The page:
“Bitcoin plunge reveals possible vulnerabilities in crazy imaginary internet money” reads a recent headline in the satirical magazine The Onion. It neatly sums up the high-profile, rollercoaster ride that cryptocurrencies represent – and what many people think of them.
Yet, volatile and esoteric as it is, crypto business is proving to be irresistible to some insurers.
It’s a hard risk exposure for carriers to ignore. The market capitalisation of cryptocurrencies breached $3trn this month, boosted by demand for so called non-fungible tokens (don’t ask), such as artworks. Bitcoin itself surged to $66,000 in October, following the launch of the first US exchange-traded Bitcoin fund.
Financial lines and specie insurance markets see obvious opportunities for insuring crypto holders and investors, or covering the crypto businesses themselves.
Lloyd’s syndicate Atrium offers a liability policy to protect against losses arising from the theft of cryptocurrency held in online ‘hot wallets’. Meanwhile, US carrier Evertas has a product for cryptoassets and users of blockchain systems, addressing financial crime, tech errors and omissions, and D&O liability.
The Tel Aviv-based startup Curv, in tandem with Marsh and Munich Re, developed insurance protection for digital assets against theft from Curv’s own Institutional Digital Asset Wallet Service.
This month, OneDegree Hong Kong partnered with HKbitEX, the digital asset exchange, to offer protection for its sister company ON1ON’s custody platform. It said $100m of digital assets under management will be protected, making OneDegree Hong Kong the first Asian insurer to provide coverage for cryptoassets.
On the other side of the balance sheet, a handful of bold insurers have even invested in cryptoassets. One group of US insurers bought shares in digital currency investment vehicles offered by Grayscale Investments. The trusts track the prices of their cryptocurrencies using published indexes from CoinDesk LLC, Bitcoin Price Index or Ether Price Index, to calculate net asset values.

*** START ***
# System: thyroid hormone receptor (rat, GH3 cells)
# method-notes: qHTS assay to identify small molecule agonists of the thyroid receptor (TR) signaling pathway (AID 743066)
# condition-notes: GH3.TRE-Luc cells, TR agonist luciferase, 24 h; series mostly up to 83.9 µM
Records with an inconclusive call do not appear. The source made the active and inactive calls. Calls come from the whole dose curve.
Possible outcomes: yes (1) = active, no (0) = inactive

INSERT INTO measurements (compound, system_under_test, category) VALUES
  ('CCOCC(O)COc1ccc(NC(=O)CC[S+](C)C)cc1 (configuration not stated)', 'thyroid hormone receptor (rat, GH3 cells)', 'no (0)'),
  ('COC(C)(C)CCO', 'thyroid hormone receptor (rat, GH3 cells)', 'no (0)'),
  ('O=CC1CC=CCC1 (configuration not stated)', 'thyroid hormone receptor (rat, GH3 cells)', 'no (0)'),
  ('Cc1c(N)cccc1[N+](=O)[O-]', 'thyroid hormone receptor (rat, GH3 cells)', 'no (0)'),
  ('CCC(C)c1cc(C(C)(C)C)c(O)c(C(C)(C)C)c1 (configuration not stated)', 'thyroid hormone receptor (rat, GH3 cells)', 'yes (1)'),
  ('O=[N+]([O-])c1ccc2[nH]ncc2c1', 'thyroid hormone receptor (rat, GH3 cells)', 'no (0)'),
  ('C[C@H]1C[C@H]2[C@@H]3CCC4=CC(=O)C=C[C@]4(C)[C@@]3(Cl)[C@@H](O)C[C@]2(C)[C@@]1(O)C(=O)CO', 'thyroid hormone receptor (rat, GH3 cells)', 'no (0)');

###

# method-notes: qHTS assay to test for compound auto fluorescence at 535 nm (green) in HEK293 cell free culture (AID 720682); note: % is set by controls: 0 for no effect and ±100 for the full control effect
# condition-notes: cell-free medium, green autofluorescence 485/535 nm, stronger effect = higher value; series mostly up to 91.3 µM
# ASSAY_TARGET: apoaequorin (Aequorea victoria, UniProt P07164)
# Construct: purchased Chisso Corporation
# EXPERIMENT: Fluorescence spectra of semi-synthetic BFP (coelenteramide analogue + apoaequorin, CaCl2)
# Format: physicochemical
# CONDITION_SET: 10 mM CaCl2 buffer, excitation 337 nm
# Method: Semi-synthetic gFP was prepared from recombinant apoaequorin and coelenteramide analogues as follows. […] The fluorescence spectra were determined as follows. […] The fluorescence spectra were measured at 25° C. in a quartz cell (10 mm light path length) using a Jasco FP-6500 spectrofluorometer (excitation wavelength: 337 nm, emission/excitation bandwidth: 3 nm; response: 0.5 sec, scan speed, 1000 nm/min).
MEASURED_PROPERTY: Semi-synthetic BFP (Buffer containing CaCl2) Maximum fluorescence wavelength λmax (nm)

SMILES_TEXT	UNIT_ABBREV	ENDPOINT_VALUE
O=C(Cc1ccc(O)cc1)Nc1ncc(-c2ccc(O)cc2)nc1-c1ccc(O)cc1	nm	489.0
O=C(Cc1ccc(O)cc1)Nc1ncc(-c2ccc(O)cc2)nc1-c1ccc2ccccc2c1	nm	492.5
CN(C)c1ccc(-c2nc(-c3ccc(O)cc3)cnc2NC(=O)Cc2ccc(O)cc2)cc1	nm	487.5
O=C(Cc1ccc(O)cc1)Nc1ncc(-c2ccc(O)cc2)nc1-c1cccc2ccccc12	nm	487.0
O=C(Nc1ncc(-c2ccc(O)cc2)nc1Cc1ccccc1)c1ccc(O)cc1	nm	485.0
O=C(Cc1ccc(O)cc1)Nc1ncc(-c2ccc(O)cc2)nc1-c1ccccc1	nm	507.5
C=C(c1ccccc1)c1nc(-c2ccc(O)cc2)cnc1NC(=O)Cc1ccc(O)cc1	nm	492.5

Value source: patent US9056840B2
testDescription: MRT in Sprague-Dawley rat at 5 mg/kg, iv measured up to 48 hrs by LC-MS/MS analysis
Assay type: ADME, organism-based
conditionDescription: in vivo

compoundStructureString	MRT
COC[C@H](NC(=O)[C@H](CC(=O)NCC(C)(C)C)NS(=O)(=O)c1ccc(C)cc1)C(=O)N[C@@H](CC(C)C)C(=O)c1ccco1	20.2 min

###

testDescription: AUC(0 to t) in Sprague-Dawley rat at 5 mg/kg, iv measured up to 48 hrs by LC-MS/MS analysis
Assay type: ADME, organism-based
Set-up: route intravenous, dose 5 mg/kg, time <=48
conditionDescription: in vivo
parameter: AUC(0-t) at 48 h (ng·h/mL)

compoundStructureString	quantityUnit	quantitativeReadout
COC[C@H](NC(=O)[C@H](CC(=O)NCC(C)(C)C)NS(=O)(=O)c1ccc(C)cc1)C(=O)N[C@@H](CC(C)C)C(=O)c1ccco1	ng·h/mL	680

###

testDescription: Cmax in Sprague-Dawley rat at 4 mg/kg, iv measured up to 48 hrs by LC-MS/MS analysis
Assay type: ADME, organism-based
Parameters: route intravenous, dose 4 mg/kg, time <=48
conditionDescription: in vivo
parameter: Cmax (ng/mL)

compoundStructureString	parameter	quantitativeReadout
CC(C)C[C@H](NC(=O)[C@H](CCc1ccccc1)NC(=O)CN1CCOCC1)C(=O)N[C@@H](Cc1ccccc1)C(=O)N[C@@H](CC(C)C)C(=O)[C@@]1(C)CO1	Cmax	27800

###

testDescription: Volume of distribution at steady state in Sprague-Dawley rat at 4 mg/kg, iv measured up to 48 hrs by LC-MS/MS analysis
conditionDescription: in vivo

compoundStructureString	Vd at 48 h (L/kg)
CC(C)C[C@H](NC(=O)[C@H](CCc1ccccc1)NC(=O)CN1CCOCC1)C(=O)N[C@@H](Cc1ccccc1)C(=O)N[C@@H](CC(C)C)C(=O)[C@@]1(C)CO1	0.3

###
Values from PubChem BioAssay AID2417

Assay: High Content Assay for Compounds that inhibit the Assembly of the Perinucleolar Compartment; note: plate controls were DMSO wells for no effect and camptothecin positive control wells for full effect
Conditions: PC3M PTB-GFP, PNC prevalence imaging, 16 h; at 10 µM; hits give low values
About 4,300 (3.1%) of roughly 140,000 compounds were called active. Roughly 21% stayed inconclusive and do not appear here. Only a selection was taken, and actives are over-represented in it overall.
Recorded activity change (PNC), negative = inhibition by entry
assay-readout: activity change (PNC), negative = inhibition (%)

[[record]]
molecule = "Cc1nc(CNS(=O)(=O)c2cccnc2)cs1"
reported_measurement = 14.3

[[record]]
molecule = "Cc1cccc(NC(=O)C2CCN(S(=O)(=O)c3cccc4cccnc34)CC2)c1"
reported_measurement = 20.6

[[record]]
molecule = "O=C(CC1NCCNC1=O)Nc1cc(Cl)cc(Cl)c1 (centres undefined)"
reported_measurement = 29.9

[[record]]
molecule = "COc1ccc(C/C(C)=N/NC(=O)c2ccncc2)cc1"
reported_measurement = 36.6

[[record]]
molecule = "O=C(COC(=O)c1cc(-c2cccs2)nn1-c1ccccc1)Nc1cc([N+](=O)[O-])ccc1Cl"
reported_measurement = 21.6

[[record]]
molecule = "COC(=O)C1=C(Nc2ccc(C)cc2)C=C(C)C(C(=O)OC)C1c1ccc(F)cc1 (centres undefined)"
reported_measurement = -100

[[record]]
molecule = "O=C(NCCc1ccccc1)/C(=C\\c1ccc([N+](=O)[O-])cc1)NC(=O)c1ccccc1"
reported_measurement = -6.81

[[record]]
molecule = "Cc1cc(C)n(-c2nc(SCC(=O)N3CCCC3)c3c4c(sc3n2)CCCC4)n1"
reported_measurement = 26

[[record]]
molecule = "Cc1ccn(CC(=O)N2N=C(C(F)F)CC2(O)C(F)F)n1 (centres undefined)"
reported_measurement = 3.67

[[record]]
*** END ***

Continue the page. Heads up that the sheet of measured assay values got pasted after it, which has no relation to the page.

From an underwriting perspective, crypto is problematic for more conservative insurers, however. For an industry that relies heavily on models, its short history and high volatility is enough to set a CUO’s hair on end.
Bitcoin’s value has seesawed during the last year for bizarre reasons that include random tweets from Elon Musk and, more seriously, the Chinese government ordering a halt to cryptocurrency mining because it wanted to launch its own state-backed digital currency.
If that isn’t enough, the future of crypto is somewhat clouded by regulatory risk, adding another layer of uncertainty for the insurance industry. A number of crypto exchanges have fallen foul of supervisors around the world. The UK’s Financial Conduct Authority banned the Binance exchange from undertaking any regulated activity, for example.
The US Securities and Exchange Commission recently put the frighteners on Coinbase, which was planning to launch an interest earnings savings product. Now it’s turned its attention to DeFi, or decentralised finance, which is a platform for lending or borrowing digital money without any middlemen.
Last but not least in the list of reasons for insurers to shy away from the crypto sector is its carbon footprint. At a time when ESG criteria and benchmarking are moving up the agenda for re/insurers, the huge carbon footprint that is a by-product of cryptomining should ring alarm bells in the insurance CRO’s wheelhouse.
And yet… crypto’s allure continues to grow and fast-emerging markets cry out for insurance protection. They especially need it if, like crypto, they’re built on an unstable ecosystem where theft is rife.
But before carriers, fuelled by FOMO, rush in with financial crime and cyber coverage for crypto, they really need to ask if their underwriting expertise is up to it. At this stage in crypto’s development, pricing and reserving for “crazy, imaginary internet money” is a still a step into the largely unknown.